The private rented sector in the UK believes that the Chancellor Philip Hammond failed to address the concerns of landlords in his Budget and the lack of positive change could drive more to sell up.

Those working in the sector have pointed out that many buy to let landlords have sold up due to a restrictive tax regime introduced in the last couple of years, including the extra 3% stamp duty on additional homes.

They are also warning that while the announcement that lettings relief will be cut and the Capital Gains Tax exemption period reduced to the final nine months of ownership, could adversely affect some landlords.

From April 2020, lettings relief will only apply in circumstances where the owner of the property is in shared occupancy with the tenant, in other words it will be abolished for non-resident landlords, selling properties they had previously lived in while the final period exemption is also set to be reduced, from the current 18 months to nine months.

According to Sam Mitchell, chief executive of online estate agents Housesimple, any home owners who were thinking of let to buy as an option, will now have second thoughts as they’ll likely face a much larger capital gains tax bill.

‘And anyone who rented out their previous home, and has equity locked up in that property, will now be thinking it’s best to sell sooner rather than later if they want to avoid a massive capital gains bill further down the line,’ he said.

‘This decision will cut off another source of rental properties, and good quality ones in many cases, as the landlord lived there before renting. Although cutting lettings relief might see more properties coming up for sale, the rental market will be the loser at the end of the day,’ he added.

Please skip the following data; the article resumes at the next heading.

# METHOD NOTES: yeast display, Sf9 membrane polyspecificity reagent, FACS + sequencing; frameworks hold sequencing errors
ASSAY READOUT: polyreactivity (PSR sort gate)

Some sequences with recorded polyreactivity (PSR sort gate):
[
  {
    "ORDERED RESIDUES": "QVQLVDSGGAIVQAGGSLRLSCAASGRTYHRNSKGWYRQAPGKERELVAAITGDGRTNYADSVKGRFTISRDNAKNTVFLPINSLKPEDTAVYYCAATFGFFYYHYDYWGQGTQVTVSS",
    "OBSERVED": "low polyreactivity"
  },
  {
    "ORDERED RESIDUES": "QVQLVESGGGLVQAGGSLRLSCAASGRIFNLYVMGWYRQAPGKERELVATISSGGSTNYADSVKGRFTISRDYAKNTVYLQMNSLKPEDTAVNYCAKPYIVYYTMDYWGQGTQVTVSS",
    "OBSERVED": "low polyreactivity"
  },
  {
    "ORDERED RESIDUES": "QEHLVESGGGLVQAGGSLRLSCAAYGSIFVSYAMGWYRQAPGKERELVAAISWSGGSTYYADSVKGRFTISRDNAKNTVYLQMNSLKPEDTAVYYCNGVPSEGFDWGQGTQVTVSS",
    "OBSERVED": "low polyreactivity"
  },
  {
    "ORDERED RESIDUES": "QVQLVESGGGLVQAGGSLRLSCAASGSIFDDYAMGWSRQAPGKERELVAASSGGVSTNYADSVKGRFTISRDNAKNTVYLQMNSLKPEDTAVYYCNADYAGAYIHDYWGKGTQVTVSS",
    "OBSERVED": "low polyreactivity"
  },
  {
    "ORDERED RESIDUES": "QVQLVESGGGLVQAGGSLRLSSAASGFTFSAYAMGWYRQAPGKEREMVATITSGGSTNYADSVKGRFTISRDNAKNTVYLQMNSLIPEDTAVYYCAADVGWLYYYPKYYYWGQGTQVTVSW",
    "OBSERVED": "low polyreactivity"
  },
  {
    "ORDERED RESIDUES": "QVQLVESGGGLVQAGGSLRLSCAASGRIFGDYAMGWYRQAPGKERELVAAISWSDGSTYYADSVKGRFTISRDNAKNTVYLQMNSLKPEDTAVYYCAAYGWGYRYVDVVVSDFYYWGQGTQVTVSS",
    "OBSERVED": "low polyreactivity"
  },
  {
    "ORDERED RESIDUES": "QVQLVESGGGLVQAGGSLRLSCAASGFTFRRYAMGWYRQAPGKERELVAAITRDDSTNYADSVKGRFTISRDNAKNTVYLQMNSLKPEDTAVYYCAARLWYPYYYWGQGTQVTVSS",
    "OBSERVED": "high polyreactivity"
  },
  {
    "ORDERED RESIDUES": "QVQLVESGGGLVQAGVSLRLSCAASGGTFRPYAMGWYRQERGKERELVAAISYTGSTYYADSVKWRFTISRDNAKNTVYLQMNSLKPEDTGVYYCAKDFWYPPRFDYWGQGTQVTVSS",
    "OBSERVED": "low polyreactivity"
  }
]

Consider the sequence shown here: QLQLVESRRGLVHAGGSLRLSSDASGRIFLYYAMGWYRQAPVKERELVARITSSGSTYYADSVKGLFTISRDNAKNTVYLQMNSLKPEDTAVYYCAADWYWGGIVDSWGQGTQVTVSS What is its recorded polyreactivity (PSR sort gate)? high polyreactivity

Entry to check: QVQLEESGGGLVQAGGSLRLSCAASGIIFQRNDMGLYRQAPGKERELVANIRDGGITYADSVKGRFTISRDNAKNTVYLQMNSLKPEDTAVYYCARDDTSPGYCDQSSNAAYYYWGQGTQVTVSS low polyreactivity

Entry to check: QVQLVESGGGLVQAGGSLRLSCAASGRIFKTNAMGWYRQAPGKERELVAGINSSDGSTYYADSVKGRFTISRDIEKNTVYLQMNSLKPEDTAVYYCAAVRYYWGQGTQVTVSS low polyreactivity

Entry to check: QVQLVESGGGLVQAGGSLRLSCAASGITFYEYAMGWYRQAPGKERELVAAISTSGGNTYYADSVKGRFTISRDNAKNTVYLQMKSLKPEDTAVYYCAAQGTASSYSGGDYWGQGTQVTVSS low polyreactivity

Rory O’Neill, head of residential at Carter Jonas, said it was disappointing that the Chancellor did not explore the correlation between financially squeezed landlords, many of whom struggle to invest in their properties, and tenants struggling to find homes that are fit for purpose.

‘In throttling landlords with the removal of taxation relief, many are vacating the market altogether, which is creating a shortage of good quality lettings properties in an affordable price bracket. Not ideal when so many tenants are already crippled by rents and unable to save for a deposit of their own,’ he pointed out.

‘Whilst the Chancellor again outlined the Government’s desire to boost home ownership, he failed to address the needs of the millions of people who cannot or do not want to rent,’ said David Smith, policy director for the Residential Landlords Association.

‘With the demand for private rented housing rising whilst supply is shrinking, we needed pro-growth taxation measures to ensure that tenants have an adequate supply of housing to choose from,’ he pointed out.

‘Despite being given innovative suggestions to protect tenants in their homes, encourage sale to tenants, and improve energy efficiency, we got a damp squib with little more than promises of further consultations. Eventually the Government will need to stop consulting on the housing crisis and take action,’ he added.